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Top Vegetable Varieties for North Dakota in 2013 and How to Water House Plants

vegetable varieties, vegetable variety trials, watering houseplants

Submitted by Craig Askim, Extension Agent, Agriculture and Natural Resources

Top Vegetable Varieties for North Dakota in 2013

The cold, winter weather seems to be what everyone is talking about, not liking it, and wishing spring would hurry up and get here. Spring is not that far away. If you are interested in trying any of these varieties it would be in your best interest to start looking for them now.

A team of over 500 North Dakota gardeners has evaluated hundreds of vegetable varieties the past five years. The team rated the varieties for germination, vigor, earliness, yield and taste. Following is a brief summary of the findings. A more complete listing of recommended varieties, as well as annual reports and summaries since 2009 is available at www.dakotagardener.com/trials/. Here are some of the top varieties of the more popular vegetables.

Beans – Bush (Higher Yielding): Blue Lake 724, Derby, Jade, Strike; Filet: Maxibel; Wax: Carson

Carrots – Orange Varieties: Nelson, Laguna, Hercules; Purple: Haze; Yellow: Chablis

Cucumbers – Early Maturity: Straight Eight; Slicing: General Lee; Flavor: Sweeter Yet; Pickling: Divia

Beets – Red: Merlin; Early Maturity: Early Wonder; Higher Yields: Detroit Dark Red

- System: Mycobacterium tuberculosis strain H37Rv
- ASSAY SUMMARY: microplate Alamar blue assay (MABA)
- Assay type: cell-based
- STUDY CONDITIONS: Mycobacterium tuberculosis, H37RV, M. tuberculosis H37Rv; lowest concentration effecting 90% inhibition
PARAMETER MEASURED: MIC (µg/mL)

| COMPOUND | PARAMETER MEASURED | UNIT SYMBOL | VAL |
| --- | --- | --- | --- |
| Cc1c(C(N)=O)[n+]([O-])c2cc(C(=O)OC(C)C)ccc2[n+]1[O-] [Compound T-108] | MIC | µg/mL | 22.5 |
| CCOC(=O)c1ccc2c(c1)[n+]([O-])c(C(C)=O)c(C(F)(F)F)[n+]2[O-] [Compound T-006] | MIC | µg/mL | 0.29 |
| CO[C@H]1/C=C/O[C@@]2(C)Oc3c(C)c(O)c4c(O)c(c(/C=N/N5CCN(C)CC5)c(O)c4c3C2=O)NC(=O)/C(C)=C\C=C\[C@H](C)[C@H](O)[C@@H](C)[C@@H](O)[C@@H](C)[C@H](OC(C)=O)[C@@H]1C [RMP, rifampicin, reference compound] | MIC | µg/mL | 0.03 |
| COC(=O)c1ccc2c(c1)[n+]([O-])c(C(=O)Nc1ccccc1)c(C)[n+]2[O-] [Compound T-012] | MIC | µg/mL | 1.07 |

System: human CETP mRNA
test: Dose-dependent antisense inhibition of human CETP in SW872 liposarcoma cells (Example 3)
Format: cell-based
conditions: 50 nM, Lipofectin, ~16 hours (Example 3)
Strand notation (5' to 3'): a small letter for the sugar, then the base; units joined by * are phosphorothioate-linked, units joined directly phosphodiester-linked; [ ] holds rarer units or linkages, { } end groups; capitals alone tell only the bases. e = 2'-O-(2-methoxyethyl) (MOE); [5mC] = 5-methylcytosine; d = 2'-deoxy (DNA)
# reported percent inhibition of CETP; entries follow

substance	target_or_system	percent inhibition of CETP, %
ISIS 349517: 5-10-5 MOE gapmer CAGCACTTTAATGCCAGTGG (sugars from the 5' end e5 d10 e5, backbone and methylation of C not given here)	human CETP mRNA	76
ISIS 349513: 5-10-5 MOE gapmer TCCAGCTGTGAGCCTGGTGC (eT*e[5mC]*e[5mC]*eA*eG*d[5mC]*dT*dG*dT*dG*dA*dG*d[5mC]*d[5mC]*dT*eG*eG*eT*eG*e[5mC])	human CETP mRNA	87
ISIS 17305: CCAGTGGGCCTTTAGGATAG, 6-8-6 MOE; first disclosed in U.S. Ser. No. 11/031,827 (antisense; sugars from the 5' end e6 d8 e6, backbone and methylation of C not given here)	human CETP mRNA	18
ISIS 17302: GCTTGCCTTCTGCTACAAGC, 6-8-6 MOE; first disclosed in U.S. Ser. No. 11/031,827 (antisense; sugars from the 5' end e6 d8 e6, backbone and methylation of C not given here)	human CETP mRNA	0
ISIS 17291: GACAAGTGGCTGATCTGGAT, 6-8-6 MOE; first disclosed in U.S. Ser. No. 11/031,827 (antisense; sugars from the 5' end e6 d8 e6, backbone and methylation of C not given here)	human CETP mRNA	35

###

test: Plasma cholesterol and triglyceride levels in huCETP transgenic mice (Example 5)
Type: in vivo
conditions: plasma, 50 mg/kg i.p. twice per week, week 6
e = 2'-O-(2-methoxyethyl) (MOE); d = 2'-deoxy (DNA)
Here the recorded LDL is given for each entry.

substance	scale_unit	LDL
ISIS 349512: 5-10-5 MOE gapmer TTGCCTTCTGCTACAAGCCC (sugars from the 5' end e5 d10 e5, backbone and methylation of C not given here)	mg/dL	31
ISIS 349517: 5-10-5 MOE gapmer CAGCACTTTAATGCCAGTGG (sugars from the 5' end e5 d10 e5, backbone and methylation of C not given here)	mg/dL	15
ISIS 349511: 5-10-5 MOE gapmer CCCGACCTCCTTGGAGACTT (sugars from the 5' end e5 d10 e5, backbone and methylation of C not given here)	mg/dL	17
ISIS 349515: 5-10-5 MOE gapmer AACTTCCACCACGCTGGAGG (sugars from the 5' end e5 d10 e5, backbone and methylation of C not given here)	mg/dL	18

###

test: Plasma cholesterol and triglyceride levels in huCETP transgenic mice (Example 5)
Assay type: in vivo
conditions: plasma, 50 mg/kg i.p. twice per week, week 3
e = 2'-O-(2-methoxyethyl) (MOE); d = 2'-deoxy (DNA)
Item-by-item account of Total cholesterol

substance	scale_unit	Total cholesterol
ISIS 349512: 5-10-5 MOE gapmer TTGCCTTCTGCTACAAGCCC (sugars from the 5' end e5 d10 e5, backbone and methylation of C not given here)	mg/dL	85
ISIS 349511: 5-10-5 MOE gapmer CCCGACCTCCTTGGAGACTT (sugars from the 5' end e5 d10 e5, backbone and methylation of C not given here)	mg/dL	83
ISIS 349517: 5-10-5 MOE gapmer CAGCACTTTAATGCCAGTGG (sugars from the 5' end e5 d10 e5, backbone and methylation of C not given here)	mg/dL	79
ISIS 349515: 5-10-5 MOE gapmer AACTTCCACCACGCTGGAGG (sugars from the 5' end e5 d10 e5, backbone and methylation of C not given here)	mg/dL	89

Kohlrabi – Early Maturity: Winner; Higher Yields: Kossak; Purple: Kolibri

Sweet Corn – Bi-Color Sweet Taste: Trinity; Sweet Flavor/Higher Yield: Xtra-Tender 277A, Vision; Yellow/Yield:  Honey Select

Peas – Shell: Lincoln; Snap Peas:  Sugar Ann; Snow Pea: Oregon Sugar Pod 2

Peppers – Green: Bell Boy, Flamingo; Orange: Orange Blaze; Italian: Giant Marconi, Carmen, Marcato

How to Water House Plants

Watering houseplants seems like a simple thing, but many of us don’t do it properly. For some reason, we think our plants benefit from a drink of water whether or not their soil is already moist. This is wrong! Roots need to breathe (just like we do). When we keep the soil constantly wet, roots can’t get the air they need.

Water only when the soil needs it. Stick your finger one inch deep into the soil. If the soil is dry, then it’s time to water. If the soil is moist, the plant does not need—or want—more water. Water thoroughly so all the soil becomes wet. Make sure water comes out of the drainage hole at the bottom of the pot. Use water that is at room temperature to avoid shocking the roots. After 30 minutes, dispose of the water that accumulated in the tray (don’t dump it back into the pot since this water is full of salts).

Source: Tom Kalb – NDSU Extension Service Horticulturist – 701-221-6865.

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